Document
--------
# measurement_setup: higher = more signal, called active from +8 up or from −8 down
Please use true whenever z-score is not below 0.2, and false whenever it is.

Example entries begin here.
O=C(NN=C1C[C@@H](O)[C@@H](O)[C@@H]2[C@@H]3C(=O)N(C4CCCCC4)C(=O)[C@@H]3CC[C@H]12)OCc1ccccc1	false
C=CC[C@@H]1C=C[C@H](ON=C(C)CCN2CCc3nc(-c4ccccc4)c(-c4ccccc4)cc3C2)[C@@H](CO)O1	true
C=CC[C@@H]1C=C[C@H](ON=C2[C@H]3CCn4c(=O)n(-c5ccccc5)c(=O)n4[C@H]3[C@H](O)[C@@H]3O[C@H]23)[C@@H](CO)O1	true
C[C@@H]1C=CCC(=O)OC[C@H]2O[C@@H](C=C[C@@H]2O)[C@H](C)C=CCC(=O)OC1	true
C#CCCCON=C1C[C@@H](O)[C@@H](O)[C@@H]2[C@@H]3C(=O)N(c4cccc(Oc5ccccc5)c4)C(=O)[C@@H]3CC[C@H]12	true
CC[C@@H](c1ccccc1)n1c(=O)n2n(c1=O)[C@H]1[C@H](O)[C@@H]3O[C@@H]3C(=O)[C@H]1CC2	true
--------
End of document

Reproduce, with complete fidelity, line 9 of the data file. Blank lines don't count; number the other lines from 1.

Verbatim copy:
CC[C@@H](c1ccccc1)n1c(=O)n2n(c1=O)[C@H]1[C@H](O)[C@@H]3O[C@@H]3C(=O)[C@H]1CC2	true